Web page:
And in any case, the Kingdom could never disclose the sort of detailed information a share prospectus would require on Saudi Arabia’s proven reserves or its actual production, while domestic refineries are understood to book losses due to controlled product pricing, not to mention the means and amounts of oil revenues going directly to the Royal Family that have been dispensed by the King as he sees fit every year soon after Standard Oil first discovered oil in 1938 in Al Hasa.
So the surprise mention of an Aramco privatization by Prince Mohammed in his Economist interview has probably raised more questions than it has provided answers. Indeed, as needed and impressive as the Transformation Plan 2020 may be when it is formally announced, it for now is deepening the skepticism over just how far or how fast the Kingdom’s economic planners can really go in the intended transformation of the Saudi economy.
Many of the economic reforms being mapped out have admittedly been on the table for decades, and Prince Mohammed is giving voice to what just about everyone knows needs to be done. But there is a delicate balance in the trade-off that that has been at the heart of the Al Saud power: in return for unquestioned loyalty to its absolute rule, Saudi citizens get jobs, a cheap cost of living, free health care, ample housing support, nearly unlimited business opportunities (if they don’t intrude on the business turf of a senior Prince) in what is one of the world’s most capitalist systems — and no income taxes, plus safety and political stability amid a sea of chaos in the region.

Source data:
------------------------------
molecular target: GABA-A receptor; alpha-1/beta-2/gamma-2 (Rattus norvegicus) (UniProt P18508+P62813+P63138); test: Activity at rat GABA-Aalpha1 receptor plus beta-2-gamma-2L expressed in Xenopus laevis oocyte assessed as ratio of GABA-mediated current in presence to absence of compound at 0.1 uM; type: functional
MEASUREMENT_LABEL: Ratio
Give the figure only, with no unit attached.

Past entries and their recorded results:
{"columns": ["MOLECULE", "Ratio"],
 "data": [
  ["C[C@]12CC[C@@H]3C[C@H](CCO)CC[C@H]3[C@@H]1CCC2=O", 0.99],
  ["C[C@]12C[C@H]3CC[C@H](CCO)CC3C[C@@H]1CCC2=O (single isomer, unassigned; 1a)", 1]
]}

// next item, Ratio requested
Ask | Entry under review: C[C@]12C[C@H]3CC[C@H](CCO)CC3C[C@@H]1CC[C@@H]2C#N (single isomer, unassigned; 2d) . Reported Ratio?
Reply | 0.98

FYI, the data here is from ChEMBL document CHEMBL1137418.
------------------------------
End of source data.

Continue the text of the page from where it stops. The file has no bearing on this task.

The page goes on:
So such a dramatic change in the social compact will inevitably raise questions over just how hard or how fast the young Prince and his technocratic coterie of advisors can really push the “transformation.”
A Strained Regional Containment Strategy
The same questions likewise hang over the Kingdom’s newly more muscular foreign policy approach to the region. But first, any account of Riyadh’s efforts to assert a Saudi leadership for the Sunni Arab world would have to start with the apparent divergence in strategic interests between the Kingdom and Washington under the Obama Administration.
For the Saudis, the turn of events ever since the differences with Washington over Egypt’s Hosni Mubarak, over Syria and, above all else, the shock secret negotiations with Iran to cut a deal to lift the sanctions in return for an end, or at least a long delay, in its development of nuclear weapons, have gone from bad to worse.
The depth of the Saudi anger was not so much in the deal over nuclear weapons per se, but in what it implied about a US willingness to envision a Mideast in which Iran would return to stage as a major power player; a common refrain in the circles of power in Riyadh was that the Americans could simply no longer be trusted short of an outright invasion of the Kingdom or threat to the oil fields.